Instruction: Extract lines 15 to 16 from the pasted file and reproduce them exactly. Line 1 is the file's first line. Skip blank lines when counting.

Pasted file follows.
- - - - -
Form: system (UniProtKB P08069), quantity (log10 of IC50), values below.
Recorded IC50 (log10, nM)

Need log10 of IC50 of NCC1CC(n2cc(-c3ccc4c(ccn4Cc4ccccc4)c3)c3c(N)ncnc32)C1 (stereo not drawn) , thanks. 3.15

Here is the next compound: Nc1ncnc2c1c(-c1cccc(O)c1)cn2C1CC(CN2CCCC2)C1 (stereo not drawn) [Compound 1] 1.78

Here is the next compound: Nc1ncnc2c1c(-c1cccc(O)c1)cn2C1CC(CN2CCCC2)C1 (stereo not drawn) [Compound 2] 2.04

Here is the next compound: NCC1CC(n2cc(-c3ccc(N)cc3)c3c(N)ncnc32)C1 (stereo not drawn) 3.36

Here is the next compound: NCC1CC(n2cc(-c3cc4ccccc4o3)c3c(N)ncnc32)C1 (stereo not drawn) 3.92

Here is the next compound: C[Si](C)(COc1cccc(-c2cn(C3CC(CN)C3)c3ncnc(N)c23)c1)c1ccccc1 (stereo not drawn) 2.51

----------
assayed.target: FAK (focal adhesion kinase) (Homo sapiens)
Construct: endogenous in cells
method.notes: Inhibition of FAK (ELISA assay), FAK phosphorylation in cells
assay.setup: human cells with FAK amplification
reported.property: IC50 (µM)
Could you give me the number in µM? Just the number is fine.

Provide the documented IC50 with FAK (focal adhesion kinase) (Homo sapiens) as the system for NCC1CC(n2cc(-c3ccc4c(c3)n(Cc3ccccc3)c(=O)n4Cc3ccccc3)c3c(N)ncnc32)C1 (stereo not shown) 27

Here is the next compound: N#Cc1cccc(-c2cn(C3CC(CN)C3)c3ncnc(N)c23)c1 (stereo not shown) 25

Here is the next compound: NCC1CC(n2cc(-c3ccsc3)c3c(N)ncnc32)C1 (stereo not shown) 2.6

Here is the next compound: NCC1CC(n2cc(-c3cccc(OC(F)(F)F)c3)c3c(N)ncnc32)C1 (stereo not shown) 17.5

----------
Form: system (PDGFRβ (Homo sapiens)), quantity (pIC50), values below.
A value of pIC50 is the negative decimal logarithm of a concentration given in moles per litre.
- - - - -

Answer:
Could you give me the number in µM? Just the number is fine.

Provide the documented IC50 with FAK (focal adhesion kinase) (Homo sapiens) as the system for NCC1CC(n2cc(-c3ccc4c(c3)n(Cc3ccccc3)c(=O)n4Cc3ccccc3)c3c(N)ncnc32)C1 (stereo not shown) 27